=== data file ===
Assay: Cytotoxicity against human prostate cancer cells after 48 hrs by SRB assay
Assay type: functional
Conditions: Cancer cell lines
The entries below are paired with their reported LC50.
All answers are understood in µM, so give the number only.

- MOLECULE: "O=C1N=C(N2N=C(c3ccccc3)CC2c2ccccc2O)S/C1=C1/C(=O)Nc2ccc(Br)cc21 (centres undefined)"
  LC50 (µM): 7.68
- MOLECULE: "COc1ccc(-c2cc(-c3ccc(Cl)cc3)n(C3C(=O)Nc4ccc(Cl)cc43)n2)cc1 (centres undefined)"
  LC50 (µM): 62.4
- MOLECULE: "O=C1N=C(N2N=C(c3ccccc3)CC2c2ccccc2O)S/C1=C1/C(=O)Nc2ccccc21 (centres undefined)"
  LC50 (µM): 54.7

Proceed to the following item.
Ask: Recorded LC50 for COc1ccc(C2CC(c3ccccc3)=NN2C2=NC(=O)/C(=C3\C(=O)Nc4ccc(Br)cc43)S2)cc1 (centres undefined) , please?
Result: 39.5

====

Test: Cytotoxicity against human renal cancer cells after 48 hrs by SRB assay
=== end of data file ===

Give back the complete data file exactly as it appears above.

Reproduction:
Assay: Cytotoxicity against human prostate cancer cells after 48 hrs by SRB assay
Assay type: functional
Conditions: Cancer cell lines
The entries below are paired with their reported LC50.
All answers are understood in µM, so give the number only.

- MOLECULE: "O=C1N=C(N2N=C(c3ccccc3)CC2c2ccccc2O)S/C1=C1/C(=O)Nc2ccc(Br)cc21 (centres undefined)"
  LC50 (µM): 7.68
- MOLECULE: "COc1ccc(-c2cc(-c3ccc(Cl)cc3)n(C3C(=O)Nc4ccc(Cl)cc43)n2)cc1 (centres undefined)"
  LC50 (µM): 62.4
- MOLECULE: "O=C1N=C(N2N=C(c3ccccc3)CC2c2ccccc2O)S/C1=C1/C(=O)Nc2ccccc21 (centres undefined)"
  LC50 (µM): 54.7

Proceed to the following item.
Ask: Recorded LC50 for COc1ccc(C2CC(c3ccccc3)=NN2C2=NC(=O)/C(=C3\C(=O)Nc4ccc(Br)cc43)S2)cc1 (centres undefined) , please?
Result: 39.5

====

Test: Cytotoxicity against human renal cancer cells after 48 hrs by SRB assay